Cougars look to bounce back against Boise State
PULLMAN – Alex Grinch said last week’s game against Eastern Washington was the Washington State defensive backfield’s “worst day since I’ve been here.”
That setback against a powerful passing offense means Saturday’s game against the high-scoring Boise State Broncos will be a stress test for a defense that must have better days ahead for the Cougars to achieve any kind of success this season.
The Broncos are led by a first-team All-Mountain-West quarterback in sophomore slinger Brett Rypien, who was once seen chucking footballs all over the Greater Spokane League at Shadle Park.
He has talented playmakers to get the ball to – wide receiver Thomas Sperbeck and running back Jeremy McNichols combined for more than 3,200 yards from scrimmage and 34 touchdowns in 2015.
And the Broncos run an offense meant to confuse the defense through pre-snap movement and misdirection. This could be particularly challenging for the WSU defense considering many of its issues in Week 1 stemmed from communication errors.
On the positive side, the Cougars will likely have all-conference safety Shalom Luani on that blue field this week. Luani has participated in every practice since the EWU game, which he missed along with some practices, likely stemming from his role in a fight for which the Pullman police plan to recommend assault charges.
Luani’s presence should shore up the secondary’s play in a few ways – not only is he the best player back there, but he allows Robert Taylor to move back to his preferred position of cornerback. Taylor cannot play until the second half because of his targeting ejection last week.
The Cougars will need to see improved play from all corners of the defense, however, not just the cornerbacks. Inside linebackers coach Ken Wilson was disappointed with his unit’s play in pass coverage last week, and the linebackers are going to have to stay particularly sharp to stay on top of all of the Broncos’ moving parts.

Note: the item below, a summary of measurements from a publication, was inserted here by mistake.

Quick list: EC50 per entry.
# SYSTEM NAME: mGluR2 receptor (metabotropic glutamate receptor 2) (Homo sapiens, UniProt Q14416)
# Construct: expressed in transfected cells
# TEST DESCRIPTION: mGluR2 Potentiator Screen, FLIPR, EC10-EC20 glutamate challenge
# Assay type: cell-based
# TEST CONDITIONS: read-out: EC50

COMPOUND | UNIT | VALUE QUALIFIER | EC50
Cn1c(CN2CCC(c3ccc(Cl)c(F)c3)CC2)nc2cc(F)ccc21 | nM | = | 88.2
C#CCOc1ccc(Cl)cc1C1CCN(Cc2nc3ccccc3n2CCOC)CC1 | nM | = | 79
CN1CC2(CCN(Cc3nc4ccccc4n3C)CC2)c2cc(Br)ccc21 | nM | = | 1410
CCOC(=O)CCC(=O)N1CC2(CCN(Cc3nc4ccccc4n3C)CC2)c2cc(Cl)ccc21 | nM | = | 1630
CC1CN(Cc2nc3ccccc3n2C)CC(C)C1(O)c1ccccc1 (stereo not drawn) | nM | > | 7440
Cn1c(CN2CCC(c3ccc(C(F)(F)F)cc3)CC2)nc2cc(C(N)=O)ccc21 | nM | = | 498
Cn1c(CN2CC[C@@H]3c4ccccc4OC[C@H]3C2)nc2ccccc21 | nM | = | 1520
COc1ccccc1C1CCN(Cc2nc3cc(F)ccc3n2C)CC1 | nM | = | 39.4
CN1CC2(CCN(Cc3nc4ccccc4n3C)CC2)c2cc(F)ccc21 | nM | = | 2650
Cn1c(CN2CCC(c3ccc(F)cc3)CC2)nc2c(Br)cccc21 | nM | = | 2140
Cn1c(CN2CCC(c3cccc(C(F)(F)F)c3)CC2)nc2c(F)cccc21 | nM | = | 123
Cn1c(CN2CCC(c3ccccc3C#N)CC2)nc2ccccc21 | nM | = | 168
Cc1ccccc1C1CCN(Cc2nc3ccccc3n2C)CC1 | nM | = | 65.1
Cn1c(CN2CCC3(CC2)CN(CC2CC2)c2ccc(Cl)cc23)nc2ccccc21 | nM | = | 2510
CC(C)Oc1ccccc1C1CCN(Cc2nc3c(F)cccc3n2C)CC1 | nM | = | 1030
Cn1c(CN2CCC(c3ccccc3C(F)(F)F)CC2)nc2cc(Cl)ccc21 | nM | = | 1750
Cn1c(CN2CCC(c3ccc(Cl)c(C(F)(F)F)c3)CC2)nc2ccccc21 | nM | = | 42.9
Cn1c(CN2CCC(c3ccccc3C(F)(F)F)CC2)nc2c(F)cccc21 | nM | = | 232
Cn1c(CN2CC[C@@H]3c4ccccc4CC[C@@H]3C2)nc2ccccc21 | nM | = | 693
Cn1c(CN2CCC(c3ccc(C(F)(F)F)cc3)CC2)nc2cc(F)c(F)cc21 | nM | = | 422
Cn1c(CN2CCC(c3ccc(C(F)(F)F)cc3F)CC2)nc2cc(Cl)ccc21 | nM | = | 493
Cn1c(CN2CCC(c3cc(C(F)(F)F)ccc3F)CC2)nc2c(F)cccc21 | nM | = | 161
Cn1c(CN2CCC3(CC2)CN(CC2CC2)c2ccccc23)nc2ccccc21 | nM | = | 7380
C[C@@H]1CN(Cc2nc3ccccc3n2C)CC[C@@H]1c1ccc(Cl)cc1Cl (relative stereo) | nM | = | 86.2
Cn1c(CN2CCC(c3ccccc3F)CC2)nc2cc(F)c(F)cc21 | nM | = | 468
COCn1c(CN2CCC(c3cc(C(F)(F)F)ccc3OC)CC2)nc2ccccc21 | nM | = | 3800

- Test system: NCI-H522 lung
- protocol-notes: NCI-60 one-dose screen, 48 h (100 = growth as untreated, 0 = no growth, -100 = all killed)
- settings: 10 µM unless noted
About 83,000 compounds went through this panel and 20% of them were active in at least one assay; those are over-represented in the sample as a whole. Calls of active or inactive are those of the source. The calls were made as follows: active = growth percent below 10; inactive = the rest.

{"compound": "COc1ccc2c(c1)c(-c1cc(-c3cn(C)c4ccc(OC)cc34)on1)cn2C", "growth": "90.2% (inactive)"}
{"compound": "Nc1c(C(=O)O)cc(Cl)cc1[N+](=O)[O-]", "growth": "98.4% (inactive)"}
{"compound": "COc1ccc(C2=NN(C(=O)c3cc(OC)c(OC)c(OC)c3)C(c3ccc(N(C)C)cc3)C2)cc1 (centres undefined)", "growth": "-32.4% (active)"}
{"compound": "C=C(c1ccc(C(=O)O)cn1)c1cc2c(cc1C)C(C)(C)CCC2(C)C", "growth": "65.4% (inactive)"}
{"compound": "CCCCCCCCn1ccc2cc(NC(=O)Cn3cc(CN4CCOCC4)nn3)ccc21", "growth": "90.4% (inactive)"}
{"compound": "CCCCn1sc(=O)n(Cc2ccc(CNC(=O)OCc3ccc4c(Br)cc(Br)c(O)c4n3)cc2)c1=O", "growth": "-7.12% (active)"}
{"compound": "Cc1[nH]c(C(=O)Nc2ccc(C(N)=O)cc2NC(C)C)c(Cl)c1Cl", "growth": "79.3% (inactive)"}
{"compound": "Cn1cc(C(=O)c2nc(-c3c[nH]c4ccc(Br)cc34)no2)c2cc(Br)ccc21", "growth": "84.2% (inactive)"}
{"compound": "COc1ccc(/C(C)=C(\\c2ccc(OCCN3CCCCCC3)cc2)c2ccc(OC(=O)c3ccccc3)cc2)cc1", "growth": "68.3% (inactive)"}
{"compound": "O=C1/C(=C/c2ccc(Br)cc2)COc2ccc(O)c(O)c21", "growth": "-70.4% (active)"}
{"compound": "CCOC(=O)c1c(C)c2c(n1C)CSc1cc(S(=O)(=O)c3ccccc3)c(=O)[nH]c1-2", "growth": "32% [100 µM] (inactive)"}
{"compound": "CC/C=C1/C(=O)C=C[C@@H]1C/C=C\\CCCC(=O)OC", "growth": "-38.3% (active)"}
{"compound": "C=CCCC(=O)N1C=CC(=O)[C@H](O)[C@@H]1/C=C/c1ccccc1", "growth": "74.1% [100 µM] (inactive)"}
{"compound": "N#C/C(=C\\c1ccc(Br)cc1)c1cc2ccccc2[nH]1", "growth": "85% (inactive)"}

“We weren’t a big factor in the coverage, and that’s a bad thing,” Wilson said. “We could have made a few more plays.”
On pass plays, the linebackers are focused on check-down passes, and poor tackling on short passes led to some big gains in WSU’s first game. Sperbeck and McNichols are obviously tough to bring down, so the Cougars linebackers will need to improve their tackling immensely.
The defensive line will have to put pressure on Rypien, something it struggled to do against EWU’s quick-passing game. Rypien will sit in the pocket longer, but this week WSU’s defensive linemen will also have to contend with the running game.
Like all of WSU’s defensive units, it must show a better version of itself this week or the Cougars will have a hard time winning on Saturday.
“First-game jitters, whatever you call it,” said defensive line coach Joe Salave’a. “To me, it’s all about production. If you’re not impacting the pocket, you’re putting yourself behind the 8-ball.”
There are definitely reasons to think the WSU defense can make the improvements it needs to in order to be a strength going forward, as it was at the end of last season. Grinch and the coaches have a better sense of which players thrive in game situations and which ones just look good in practice.
Do not be surprised to see cornerback Marcellus Pippins get more snaps this week after making an end zone interception last week. Freshman linebacker Derek Moore got some snaps against the Eagles and at worst he can provide some valuable rest for WSU’s starters.
And having Luani back won’t hurt, either.